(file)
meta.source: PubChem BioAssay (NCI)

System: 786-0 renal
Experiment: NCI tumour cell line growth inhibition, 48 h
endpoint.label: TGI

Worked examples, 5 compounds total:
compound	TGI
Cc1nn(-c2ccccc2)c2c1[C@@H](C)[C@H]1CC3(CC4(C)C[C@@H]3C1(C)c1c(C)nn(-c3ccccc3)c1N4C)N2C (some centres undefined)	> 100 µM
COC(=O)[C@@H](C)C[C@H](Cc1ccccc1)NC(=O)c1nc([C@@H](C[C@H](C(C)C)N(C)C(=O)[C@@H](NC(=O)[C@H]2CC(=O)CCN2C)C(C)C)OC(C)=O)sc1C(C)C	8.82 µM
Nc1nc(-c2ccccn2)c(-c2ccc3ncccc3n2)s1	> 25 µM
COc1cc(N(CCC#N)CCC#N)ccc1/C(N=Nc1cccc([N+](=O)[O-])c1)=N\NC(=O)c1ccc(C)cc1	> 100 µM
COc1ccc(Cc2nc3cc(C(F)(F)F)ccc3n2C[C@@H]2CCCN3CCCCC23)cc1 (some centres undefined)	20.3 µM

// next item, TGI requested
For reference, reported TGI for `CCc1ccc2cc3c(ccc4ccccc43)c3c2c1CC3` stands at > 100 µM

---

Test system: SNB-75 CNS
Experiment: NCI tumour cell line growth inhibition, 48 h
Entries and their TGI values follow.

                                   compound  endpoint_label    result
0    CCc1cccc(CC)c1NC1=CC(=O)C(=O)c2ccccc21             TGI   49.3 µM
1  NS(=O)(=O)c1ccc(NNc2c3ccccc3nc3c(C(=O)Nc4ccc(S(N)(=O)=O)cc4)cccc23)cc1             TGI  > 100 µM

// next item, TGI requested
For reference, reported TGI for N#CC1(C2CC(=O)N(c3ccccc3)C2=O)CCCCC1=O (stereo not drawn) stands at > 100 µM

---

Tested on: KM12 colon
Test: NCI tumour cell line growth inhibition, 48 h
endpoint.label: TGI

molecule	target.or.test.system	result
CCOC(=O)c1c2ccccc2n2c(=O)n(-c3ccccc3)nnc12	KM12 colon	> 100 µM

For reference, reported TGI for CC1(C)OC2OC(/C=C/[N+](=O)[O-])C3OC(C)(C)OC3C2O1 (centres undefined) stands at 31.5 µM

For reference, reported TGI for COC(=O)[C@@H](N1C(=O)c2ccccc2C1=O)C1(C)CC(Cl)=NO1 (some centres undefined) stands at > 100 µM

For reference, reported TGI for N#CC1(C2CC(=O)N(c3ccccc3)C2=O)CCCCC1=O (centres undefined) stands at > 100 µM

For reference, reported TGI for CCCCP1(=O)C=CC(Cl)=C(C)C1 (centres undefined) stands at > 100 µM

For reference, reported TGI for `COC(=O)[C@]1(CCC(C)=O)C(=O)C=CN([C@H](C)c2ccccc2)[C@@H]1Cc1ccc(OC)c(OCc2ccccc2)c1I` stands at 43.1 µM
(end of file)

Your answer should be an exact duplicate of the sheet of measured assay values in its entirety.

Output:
meta.source: PubChem BioAssay (NCI)

System: 786-0 renal
Experiment: NCI tumour cell line growth inhibition, 48 h
endpoint.label: TGI

Worked examples, 5 compounds total:
compound	TGI
Cc1nn(-c2ccccc2)c2c1[C@@H](C)[C@H]1CC3(CC4(C)C[C@@H]3C1(C)c1c(C)nn(-c3ccccc3)c1N4C)N2C (some centres undefined)	> 100 µM
COC(=O)[C@@H](C)C[C@H](Cc1ccccc1)NC(=O)c1nc([C@@H](C[C@H](C(C)C)N(C)C(=O)[C@@H](NC(=O)[C@H]2CC(=O)CCN2C)C(C)C)OC(C)=O)sc1C(C)C	8.82 µM
Nc1nc(-c2ccccn2)c(-c2ccc3ncccc3n2)s1	> 25 µM
COc1cc(N(CCC#N)CCC#N)ccc1/C(N=Nc1cccc([N+](=O)[O-])c1)=N\NC(=O)c1ccc(C)cc1	> 100 µM
COc1ccc(Cc2nc3cc(C(F)(F)F)ccc3n2C[C@@H]2CCCN3CCCCC23)cc1 (some centres undefined)	20.3 µM

// next item, TGI requested
For reference, reported TGI for `CCc1ccc2cc3c(ccc4ccccc43)c3c2c1CC3` stands at > 100 µM

---

Test system: SNB-75 CNS
Experiment: NCI tumour cell line growth inhibition, 48 h
Entries and their TGI values follow.

                                   compound  endpoint_label    result
0    CCc1cccc(CC)c1NC1=CC(=O)C(=O)c2ccccc21             TGI   49.3 µM
1  NS(=O)(=O)c1ccc(NNc2c3ccccc3nc3c(C(=O)Nc4ccc(S(N)(=O)=O)cc4)cccc23)cc1             TGI  > 100 µM

// next item, TGI requested
For reference, reported TGI for N#CC1(C2CC(=O)N(c3ccccc3)C2=O)CCCCC1=O (stereo not drawn) stands at > 100 µM

---

Tested on: KM12 colon
Test: NCI tumour cell line growth inhibition, 48 h
endpoint.label: TGI

molecule	target.or.test.system	result
CCOC(=O)c1c2ccccc2n2c(=O)n(-c3ccccc3)nnc12	KM12 colon	> 100 µM

For reference, reported TGI for CC1(C)OC2OC(/C=C/[N+](=O)[O-])C3OC(C)(C)OC3C2O1 (centres undefined) stands at 31.5 µM

For reference, reported TGI for COC(=O)[C@@H](N1C(=O)c2ccccc2C1=O)C1(C)CC(Cl)=NO1 (some centres undefined) stands at > 100 µM

For reference, reported TGI for N#CC1(C2CC(=O)N(c3ccccc3)C2=O)CCCCC1=O (centres undefined) stands at > 100 µM

For reference, reported TGI for CCCCP1(=O)C=CC(Cl)=C(C)C1 (centres undefined) stands at > 100 µM

For reference, reported TGI for `COC(=O)[C@]1(CCC(C)=O)C(=O)C=CN([C@H](C)c2ccccc2)[C@@H]1Cc1ccc(OC)c(OCc2ccccc2)c1I` stands at 43.1 µM